Q34 Mr. Gerry Steinberg (City of Durham): The 30 might be misleading but at the end of the day I will ask the Treasury clearly you were very satisfied with them spending the whole of the amount of the money which you had put aside for, let's be generous, 3,000 firms rather than 5,000 firms. Why did you not just say to them spend 1% because only 1% of firms were participating?
Mr Moran: As Sir Brian said, when we considered the proposal from what was then DETR it was not predicated on participation by a particular number of companies, it was focusing on the level of reduction of emissions achieved and stimulating emissions trading; it was not focusing on how many companies would participate.
Q35 Mr. Gerry Steinberg (City of Durham): I just do not understand that answer at all; I have got to be quite honest. You were just printing money, firms were just getting it. This is the final question. Look at figure 9 on page 24, that just proves my point, does it not?
Mr Derwent: Figure 9 shows the initial price.
Q36 Mr. Gerry Steinberg (City of Durham): Exactly.
Mr Derwent: Which is somewhere below the auction price, as you might expect in many IPNs or any other releases of stocks to the market, which then climbed back up for a while and the market then decided that there was no reason to fear for the supply and came back down to a level which is probably a little bit above that now but that is the way the market is identifying the cost.
Q37 Mr. Gerry Steinberg (City of Durham): Exactly. All I can see - and I may be totally wrong - is that there was a killing made and now they are virtually worthless. If they were shares, they would have reached a peak, they would have been worth a fortune for those who first got in on it, and now they are virtually worthless.
Mr Derwent: I think price today is affected quite considerably by an uncertainty in the market given this detailed development of the EU Emissions Trading Scheme and given that the number of firms in the UK scheme that will be transferred into the ETA is very unclear.
Mr. Gerry Steinberg (City of Durham): That was the next point I was going to go on to but I am not.
Q38 Chairman: Before I ask the next questioner to come in I think I am going to ask the National Audit Office to try and explain this to us because I think we are getting answers which are somewhat elliptical. I want the National Audit Office to try and explain to the Committee what figure 6 on page 18, which is about the baseline targets, and what figure 8 on page 22, which is about the progress of auction, actually tell us and I want the National Audit Office to comment on what I think is the truth of this which is is this another way of putting it: that the companies would have received most if not all of this £111 million by doing nothing? In fact, they chose to do more but they could have received all of the money by doing nothing. Could the National Audit Office for the benefit of members of the Committee try and explain this in simple terms.
Mr Shapcott: If I can answer that last point first. The companies are incentivised to reduce emissions in two ways, one is by the incentive money from Defra which takes them up to their targets under the scheme but they then have an incentive to go beyond that, which is the opportunity to sell the excess in the market at £2.50 a tonne, or whatever the market place is from time to time. In a sense that is illustrating how this economic system of regulation is going further than perhaps their strict obligations under environmental regulation. Turning to figure 6, if I could draw the Committee's attention to the two lines shown for the four companies, first of all, the higher one, the solid line in each case is the baseline the company has been allocated under the scheme, so they have an opportunity to bid into the scheme any reductions that they make compared to that baseline. The bids they actually made resulted in them acquiring targets that are shown by the dotted lines which are further down in every case. The actual performance they achieved is not shown on that figure. It is in fact aggregated in figure 4 on the previous page. The actual performance is to go below what they require as a target under the scheme and their aggregate emissions in 2001. Finally figure 8, this is illustrating the progress of the auction. Just to recap on the way in which the auction operated. It began with, if you like, the auctioneer announcing a price of £100 a tonne and inviting the companies to say what quantity of reductions they would deliver at that price. When that quantity is multiplied by that price the result was compared with the budget available. It was way in excess of that budget so they went on to the next round with a lower price and there were successive rounds in that way with lower and lower prices and at each round the company had an opportunity to review the quantity that they were bidding into the auction. Eventually, as you can see, they reached a price of £50 at which the quantity bid by the companies at that price exactly spent the budget of £215 million and at that point the auction was terminated.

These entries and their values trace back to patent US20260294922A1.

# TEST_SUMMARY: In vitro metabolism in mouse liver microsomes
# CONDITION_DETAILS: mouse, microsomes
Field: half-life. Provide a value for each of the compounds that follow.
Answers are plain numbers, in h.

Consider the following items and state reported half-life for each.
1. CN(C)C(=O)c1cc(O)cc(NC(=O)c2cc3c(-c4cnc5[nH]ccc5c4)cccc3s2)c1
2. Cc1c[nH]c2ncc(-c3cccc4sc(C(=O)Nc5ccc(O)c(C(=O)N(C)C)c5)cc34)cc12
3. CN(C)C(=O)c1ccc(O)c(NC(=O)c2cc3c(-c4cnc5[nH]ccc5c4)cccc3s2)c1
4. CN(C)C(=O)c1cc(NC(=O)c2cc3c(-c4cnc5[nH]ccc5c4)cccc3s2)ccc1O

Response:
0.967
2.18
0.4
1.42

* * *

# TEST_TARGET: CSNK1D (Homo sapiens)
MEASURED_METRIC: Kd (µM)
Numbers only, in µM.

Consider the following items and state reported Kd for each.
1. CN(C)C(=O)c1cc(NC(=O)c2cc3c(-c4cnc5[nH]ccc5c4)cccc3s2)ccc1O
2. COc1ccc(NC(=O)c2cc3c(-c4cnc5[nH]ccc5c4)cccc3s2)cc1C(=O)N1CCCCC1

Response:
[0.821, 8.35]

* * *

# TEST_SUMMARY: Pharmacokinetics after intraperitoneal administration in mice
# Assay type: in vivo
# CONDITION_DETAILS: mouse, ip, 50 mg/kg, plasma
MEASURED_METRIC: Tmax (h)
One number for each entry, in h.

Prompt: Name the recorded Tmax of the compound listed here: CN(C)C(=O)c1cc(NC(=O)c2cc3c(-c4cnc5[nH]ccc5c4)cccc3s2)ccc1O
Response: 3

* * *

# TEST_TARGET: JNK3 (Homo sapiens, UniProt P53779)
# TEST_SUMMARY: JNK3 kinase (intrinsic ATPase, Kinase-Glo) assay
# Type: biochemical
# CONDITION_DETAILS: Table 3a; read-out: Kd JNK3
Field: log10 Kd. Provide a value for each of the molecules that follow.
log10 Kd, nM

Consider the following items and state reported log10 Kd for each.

This is an uncorrected transcript of evidence taken in public and reported to the House. The transcript has been placed on the internet on the authority of the Committee. Neither witnesses nor Members have had the opportunity to correct the record. The transcript is not yet an approved formal record of these proceedings.